Four years ago today, I went from ‘woman with lump who has had a whole lot of needles and scans for what she hopes is no reason’ to ‘pre-operative breast cancer patient’ in the time that it takes to knot a headscarf.
Today, I write this sitting in my studio, and wondering what to say in this blog post.
It would be relatively easy to talk about the unexpected joys that my dance has cancer has brought me: my new home, my new career, my family and friends who have shown themselves as solid as marble, as warm as morning tea.
I could talk about how my internal landscape has changed. How I’m more self-aware, more likely to look after my body and my heart, more aware of my limitations, and probably all the happier for being more careful with my limited time in the world.
I could talk about the bits of me that were very nearly broken by cancer treatment, and the pieces of emotional fallout that keep on breaking my heart.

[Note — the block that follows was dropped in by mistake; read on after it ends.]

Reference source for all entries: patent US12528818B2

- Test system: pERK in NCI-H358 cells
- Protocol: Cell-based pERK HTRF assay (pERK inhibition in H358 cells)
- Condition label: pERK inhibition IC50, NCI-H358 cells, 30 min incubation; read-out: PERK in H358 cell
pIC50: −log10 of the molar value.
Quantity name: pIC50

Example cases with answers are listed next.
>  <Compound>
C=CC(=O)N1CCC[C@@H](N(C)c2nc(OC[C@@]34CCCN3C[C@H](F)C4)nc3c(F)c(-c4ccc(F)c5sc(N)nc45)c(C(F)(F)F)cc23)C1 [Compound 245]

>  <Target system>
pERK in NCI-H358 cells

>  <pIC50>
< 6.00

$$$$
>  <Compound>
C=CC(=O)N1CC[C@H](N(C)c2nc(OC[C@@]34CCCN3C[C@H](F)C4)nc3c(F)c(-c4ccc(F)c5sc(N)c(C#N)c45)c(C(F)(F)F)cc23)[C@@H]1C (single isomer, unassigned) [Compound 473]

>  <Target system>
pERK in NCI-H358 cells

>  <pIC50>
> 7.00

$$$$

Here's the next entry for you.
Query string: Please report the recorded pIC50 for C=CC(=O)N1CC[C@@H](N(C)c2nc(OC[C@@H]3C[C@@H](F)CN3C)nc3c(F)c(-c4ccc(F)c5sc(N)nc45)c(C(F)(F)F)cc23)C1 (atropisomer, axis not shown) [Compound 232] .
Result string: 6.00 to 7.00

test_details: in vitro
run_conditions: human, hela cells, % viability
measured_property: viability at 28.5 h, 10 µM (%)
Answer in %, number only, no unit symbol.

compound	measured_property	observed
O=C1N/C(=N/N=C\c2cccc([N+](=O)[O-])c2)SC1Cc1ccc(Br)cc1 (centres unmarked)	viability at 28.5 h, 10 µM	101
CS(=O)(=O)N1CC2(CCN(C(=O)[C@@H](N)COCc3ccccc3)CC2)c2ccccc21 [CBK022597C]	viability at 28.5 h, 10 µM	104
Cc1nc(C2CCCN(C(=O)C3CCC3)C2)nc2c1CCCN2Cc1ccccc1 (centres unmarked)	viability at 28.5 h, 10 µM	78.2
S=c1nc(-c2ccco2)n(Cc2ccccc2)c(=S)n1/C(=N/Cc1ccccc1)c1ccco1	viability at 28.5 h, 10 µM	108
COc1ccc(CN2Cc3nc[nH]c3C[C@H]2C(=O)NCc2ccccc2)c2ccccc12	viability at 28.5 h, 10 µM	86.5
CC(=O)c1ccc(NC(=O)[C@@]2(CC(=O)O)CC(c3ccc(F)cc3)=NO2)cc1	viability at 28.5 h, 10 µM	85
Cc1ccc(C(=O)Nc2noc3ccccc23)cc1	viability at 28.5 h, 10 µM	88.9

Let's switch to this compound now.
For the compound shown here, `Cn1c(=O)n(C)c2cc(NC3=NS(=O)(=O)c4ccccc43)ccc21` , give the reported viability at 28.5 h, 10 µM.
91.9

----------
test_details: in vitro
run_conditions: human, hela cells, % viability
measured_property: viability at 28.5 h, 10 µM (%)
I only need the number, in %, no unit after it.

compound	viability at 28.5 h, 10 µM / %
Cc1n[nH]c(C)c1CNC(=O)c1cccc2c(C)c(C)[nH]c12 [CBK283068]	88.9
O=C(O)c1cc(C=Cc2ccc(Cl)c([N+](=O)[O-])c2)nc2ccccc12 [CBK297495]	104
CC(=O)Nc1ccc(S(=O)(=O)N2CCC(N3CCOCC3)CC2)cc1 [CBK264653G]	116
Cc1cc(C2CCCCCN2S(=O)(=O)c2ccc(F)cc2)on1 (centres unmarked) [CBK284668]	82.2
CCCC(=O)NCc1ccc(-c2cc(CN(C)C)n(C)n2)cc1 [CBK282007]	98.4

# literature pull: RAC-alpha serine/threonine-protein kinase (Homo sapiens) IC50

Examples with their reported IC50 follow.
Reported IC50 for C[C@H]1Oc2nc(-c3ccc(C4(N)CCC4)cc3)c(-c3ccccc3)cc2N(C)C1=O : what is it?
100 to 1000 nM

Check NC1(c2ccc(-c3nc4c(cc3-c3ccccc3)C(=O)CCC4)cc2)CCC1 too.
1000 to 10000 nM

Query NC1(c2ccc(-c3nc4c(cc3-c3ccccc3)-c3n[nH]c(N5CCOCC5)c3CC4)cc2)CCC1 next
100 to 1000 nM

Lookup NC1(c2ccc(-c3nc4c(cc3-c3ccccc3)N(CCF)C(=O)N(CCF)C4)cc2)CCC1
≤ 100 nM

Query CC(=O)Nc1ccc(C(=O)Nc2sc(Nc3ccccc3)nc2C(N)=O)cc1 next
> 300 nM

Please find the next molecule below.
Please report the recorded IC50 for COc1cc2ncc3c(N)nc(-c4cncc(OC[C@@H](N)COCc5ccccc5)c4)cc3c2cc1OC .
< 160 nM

I could talk about all of those things, and end by saying something that I’ve said before: that, on balance, cancer has given me more than it’s taken from me, and although that doesn’t mean that I would choose it, I’m not sure I would love my life the way that I do now had cancer not intervened.
I could write of dragons and rainbows.
But today, I don’t want to make a pattern, or a point. I want to say just this: that in the last four years I have learned how strange, sad, satisfying and surprising life can be.
And that the thing I remember most about that day four years ago is Alan holding my hand very, very tightly. If you ever have the chance to hold someone’s hand very, very tightly, please do it. You will make a world of difference.